COVID-19

At Peconic Recreation Center, a day long in the making as 1,000 doses of vaccine administered

For the hundreds of people who lined up at the Peconic Recreation Center Thursday morning to receive their first COVID-19 vaccination, the day was a miracle long in the making.

In fact, “miracle” was a word used by several people who heard about Stony Brook Eastern Long Island Hospital doing a one-day, pop-up vaccination center in the town-owned site and were jubilant when they got an appointment.

“This is a miracle,” said one woman, who declined to give her name but said she was “well over” 65 and had been frustrated with the inability to make an appointment for weeks. As she walked back to her car after receiving the first shot of the Pfizer vaccine, she said, “I saw in the paper just this morning they were doing this and I was so grateful. I’ve called all over the place trying to get an appointment.

“CVS, Walgreens, the hospitals – always nothing,” she added. “It feels so good right now.”

Inside the rec center, dozens of people sat socially-distanced waiting for nursing staff to administer the vaccines. Others lined up outside waiting to enter. In the parking lot, town police and others directed cars to parking places. Throughout, the atmosphere was almost jubilant.

Inside, seated in fold-up chairs, Carolyn and Fred Lubanski of Cutchogue were among those waiting. “We’ve both been trying for months,” Mr. Lubanski said. “I can’t say what a huge relief this is. It’s been a real struggle to find a place to go, to get an appointment. And we’ve tried all over.”

“Thank God for this,” said Ms. Lubanski. “It’s a miracle.”

Helping people navigate the lines, Denis Noncarrow, Southold’s government liason officer, also used the word “miracle” to describe the day. “We have taken so many calls from people who couldn’t get appointments or who didn’t have computers and we wanted to help in any way we could,” he said. “Today, it’s happening.”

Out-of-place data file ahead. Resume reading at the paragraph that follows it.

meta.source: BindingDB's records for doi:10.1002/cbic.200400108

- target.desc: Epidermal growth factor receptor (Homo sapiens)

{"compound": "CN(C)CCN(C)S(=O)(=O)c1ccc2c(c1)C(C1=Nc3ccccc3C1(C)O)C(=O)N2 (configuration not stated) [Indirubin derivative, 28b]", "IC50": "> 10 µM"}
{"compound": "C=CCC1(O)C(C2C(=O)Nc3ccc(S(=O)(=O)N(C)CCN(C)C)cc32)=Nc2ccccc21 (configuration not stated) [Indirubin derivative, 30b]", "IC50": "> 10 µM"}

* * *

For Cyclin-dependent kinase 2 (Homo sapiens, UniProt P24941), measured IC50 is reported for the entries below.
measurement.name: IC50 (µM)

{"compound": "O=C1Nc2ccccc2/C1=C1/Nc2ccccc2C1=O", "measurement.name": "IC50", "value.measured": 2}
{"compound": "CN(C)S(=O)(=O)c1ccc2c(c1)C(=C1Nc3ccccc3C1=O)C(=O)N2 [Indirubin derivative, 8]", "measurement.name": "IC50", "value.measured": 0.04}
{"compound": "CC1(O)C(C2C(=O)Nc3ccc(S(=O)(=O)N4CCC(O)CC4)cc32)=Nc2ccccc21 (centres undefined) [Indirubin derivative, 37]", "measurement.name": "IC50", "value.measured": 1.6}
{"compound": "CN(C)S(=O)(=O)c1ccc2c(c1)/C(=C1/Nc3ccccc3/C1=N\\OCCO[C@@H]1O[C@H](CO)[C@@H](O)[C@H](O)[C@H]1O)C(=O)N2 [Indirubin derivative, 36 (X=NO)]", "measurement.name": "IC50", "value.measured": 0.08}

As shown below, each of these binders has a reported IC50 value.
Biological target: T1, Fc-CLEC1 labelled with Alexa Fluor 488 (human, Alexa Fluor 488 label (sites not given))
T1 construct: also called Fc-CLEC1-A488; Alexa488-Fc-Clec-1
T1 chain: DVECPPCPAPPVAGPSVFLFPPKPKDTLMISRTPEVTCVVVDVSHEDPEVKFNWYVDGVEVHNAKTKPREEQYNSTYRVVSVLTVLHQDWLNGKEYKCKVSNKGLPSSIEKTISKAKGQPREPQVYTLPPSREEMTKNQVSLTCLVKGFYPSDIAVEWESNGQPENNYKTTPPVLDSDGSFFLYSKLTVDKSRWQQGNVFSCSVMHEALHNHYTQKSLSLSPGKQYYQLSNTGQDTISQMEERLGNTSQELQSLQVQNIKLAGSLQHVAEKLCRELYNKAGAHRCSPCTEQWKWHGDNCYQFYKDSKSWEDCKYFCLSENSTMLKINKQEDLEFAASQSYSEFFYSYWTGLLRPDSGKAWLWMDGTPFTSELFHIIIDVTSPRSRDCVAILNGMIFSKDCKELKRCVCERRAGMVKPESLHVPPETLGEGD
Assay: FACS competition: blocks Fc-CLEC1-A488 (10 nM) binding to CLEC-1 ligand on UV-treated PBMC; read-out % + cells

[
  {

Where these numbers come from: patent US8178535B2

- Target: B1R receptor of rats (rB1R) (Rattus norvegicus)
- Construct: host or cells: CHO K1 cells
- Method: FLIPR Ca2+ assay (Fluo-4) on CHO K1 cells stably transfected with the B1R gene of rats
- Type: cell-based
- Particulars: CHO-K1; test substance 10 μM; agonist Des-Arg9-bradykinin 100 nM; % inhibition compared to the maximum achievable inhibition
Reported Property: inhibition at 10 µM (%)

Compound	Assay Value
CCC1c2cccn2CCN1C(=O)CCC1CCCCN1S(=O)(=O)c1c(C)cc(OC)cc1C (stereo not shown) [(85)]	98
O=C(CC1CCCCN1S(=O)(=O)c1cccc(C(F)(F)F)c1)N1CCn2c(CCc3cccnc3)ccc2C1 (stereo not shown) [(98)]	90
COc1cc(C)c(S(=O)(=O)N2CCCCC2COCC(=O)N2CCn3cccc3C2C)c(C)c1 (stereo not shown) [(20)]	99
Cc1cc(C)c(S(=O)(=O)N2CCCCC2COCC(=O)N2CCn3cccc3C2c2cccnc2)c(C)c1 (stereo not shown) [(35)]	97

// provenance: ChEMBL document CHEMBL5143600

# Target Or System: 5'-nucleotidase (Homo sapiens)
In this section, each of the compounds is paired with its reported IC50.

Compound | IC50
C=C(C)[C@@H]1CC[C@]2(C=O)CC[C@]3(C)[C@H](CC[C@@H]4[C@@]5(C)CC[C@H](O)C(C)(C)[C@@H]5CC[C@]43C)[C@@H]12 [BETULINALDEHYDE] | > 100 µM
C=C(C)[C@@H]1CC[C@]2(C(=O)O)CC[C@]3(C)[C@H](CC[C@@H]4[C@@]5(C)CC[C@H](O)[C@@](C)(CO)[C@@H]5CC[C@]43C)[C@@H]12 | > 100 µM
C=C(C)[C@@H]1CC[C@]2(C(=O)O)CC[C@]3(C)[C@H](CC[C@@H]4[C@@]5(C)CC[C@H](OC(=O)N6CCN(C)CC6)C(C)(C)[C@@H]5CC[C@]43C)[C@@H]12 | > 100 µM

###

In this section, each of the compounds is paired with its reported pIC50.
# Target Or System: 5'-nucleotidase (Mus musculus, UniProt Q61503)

He said 1,000 doses would be administered by 5 p.m., with appointments made so the same group could come back in three weeks for the second vaccine. “Today, finally, the dam broke,” he said.

This day was made possible because of “phone call after phone call, conference call after conference call” by town Supervisor Scott Russell, who as the vaccines rolled out was eager to get a site in the town to make it easier for residents to get the shot.

“You run around and talk to anyone who would listen, then talk really loud to anyone who wouldn’t,” he said. “The advocacy and commitment that ELIH demonstrates to this community cannot be overstated. They made this happen. Karen McLaughlin and her staff, Denis Noncarrow and my staff were pleased to team up with them to make it all possible.”

Inside talking to people waiting for the vaccines, Ms. McLaughlin, the town’s director of Human Resources, said she and her staff have helped upwards of 400 senior citizens get appointments, filling out forms for them and going online.

The post-vaccine observation area. (Credit: Steve Wick)

“We didn’t want anyone who didn’t have a computer or just don’t have the technology skills to miss out on this,” she said. “We told people, ‘We will help you book an appointment. My staff came in Wednesday at five-thirty in the morning and spent the whole day making appointments for people. It was wonderful.”

Signs of vaccine progress happened in Greenport, too.  

On Wednesday, Northwell Health ran a one-day, pop-up vaccine center at the elementary school at St. Agnes R.C. Church. The purpose of the pop-up was to vaccinate Black and Latino residents, 65 and older or in groups such as restaurant workers designated to be able to get the vaccine or others with comorbitities. 

Sister Margaret Smyth, executive director of the North Fork Spanish Apostolate, and her staff knocked on doors, made phone calls, visited restaurants, delis and other sites to encourage people to come for the 250 doses that were allotted.

“We wanted to make sure we used those 250 and made the most of it,” she said. “The goal was an underserved community. We spent hours tracking people down – in restaurants, hotels, at their homes, at McDonald’s. We called churches, CAST in Greenport, everywhere. We got there at 9 a.m. and left around 5. It was a wonderful day. My sense was most of the people who came in were from Greenport.”

One of those who received his vaccine this week was Irving Pitman, who with the help of Ms. McLaughlin received his first shot at Eastern Long Island Hospital. Mr. Pitman, of Southold, is 103 year old. He was born in 1917, the year before the Spanish Flu struck America. 

“I don’t have a memory of it, but I know it was very bad,” he said.

Told he made history by living through two pandemics, he said, “Yes, that’s pretty unusual. I am doing pretty well, considering.”